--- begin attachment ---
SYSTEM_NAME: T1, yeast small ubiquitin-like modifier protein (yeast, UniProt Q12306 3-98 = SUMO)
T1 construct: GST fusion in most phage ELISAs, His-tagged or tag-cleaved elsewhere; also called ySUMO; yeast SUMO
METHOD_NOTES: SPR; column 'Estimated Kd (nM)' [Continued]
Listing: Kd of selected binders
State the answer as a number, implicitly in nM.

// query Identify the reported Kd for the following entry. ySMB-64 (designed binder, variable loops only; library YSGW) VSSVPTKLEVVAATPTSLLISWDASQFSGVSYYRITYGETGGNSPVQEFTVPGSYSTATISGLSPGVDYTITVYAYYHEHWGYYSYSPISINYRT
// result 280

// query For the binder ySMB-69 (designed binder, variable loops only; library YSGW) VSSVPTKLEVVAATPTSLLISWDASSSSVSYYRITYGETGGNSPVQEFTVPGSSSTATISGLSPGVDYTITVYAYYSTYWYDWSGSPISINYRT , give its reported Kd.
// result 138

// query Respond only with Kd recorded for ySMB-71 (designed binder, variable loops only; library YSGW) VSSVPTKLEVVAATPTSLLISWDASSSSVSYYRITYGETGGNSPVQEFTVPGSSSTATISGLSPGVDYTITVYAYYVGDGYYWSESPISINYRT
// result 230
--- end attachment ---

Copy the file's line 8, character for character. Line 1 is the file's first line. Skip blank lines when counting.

// query For the binder ySMB-69 (designed binder, variable loops only; library YSGW) VSSVPTKLEVVAATPTSLLISWDASSSSVSYYRITYGETGGNSPVQEFTVPGSSSTATISGLSPGVDYTITVYAYYSTYWYDWSGSPISINYRT , give its reported Kd.